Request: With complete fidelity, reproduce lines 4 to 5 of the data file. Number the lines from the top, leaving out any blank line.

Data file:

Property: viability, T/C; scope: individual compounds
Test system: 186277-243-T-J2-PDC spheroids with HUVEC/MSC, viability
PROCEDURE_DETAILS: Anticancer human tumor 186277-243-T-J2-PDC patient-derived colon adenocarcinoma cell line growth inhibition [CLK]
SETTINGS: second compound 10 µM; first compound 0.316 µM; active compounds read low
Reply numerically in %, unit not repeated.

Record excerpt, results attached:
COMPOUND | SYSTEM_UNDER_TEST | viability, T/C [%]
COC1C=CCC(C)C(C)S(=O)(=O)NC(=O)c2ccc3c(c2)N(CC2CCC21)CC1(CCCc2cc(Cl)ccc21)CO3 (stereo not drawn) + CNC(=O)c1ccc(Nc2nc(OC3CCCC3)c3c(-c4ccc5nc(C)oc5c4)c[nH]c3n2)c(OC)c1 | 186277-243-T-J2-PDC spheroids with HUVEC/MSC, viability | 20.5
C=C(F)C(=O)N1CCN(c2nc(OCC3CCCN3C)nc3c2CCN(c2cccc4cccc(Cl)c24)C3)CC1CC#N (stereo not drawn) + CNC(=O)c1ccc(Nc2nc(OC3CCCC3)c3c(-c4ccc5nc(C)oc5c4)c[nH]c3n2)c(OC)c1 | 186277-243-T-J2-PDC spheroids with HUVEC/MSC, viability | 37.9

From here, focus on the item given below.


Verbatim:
SETTINGS: second compound 10 µM; first compound 0.316 µM; active compounds read low
Reply numerically in %, unit not repeated.